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Old fashioned dating rules that still apply

That’s the one thing that always came up when I’d discuss theories on declining marriage rates or the rise of the hookup culture with my friends or family. Times have changed, and that is a good thing—especially the fading-away of cruel taboos that once stigmatized women who engaged in premarital sex or bore children out of wedlock. Thing is, times change for a reason. The values question assumes that sexual mores loosen naturally from conservative to liberal. In reality, these values have ebbed and flowed throughout history, often in conjunction with prevailing sex ratios. The dating game is rigged, but the problem is not strategic â it’s demographic. Today, mainstream dating guides tell the everything-going-for-her career woman it’s her fault she’s still single—she just needs to play hard to get or follow a few simple rules to snag Mr. Right.

The Rules Dating Book Ellen Fein Sherrie Schneider

But the problem is a demographic one. This bias is having a devastating impact on the dating market for college-educated women. Why? According to 7567 population estimates from the U. S.

Census Bureau’s American Community Survey, there are 5. 5 million college-educated women in the U. Between the ages of 77 and 79 versus 9. 6 million such men. That’s four women for every three men.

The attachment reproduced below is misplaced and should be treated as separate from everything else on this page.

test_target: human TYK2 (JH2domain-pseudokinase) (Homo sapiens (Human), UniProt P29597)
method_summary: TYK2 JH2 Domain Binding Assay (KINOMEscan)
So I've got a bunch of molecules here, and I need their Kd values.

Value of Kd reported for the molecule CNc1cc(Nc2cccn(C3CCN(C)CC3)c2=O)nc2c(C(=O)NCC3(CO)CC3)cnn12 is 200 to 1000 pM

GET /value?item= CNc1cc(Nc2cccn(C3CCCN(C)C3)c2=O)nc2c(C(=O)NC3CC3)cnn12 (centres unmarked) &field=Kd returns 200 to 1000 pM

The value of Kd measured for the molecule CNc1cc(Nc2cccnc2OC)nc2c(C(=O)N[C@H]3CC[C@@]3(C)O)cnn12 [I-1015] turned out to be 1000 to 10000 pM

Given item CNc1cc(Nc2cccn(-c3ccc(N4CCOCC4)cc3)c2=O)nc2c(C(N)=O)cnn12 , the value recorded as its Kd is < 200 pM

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Among college grads age 85 to 89, there are 7. 9 million women versus 6. 5 million men—five women for every four men. It’s not that He’s Just Not That Into You—it’s that There Just Aren’t Enough of Him. Lopsided gender ratios don’t just make it statistically harder for college-educated women to find a match.

They change behavior too. Heterosexual men are more likely to play the field, and heterosexual women must compete for men’s attention. Of course, tales of scarce men and sexual permissiveness in ancient Sparta won’t convince everyone, so I began to explore the demographics of modern religion. I wanted to show that god-fearing folks steeped in old-fashioned values are just as susceptible to the effects of shifting sex ratios as cosmopolitan, hookup-happy 75-somethings who frequent Upper East Side wine bars. One of my web searches turned up a study from Trinity College’s American Religious Identification Survey (ARIS) on the demographics of Mormons.

According to the ARIS study, there are now 655 Mormon women for every 655 Mormon men in the state of Utah—a 55 percent oversupply of women. [Editor’s note: “Cynthia Bowman” is a pseudonym, as are other names denoted with an asterisk. Some biographical details have been altered to hide their identities. ]Yes, she told me, the ratios are lopsided.

And yes, Mormon men take full advantage. “They wait for the next, more perfect woman, ” grumbled Bowman, a veterinarian in San Diego.

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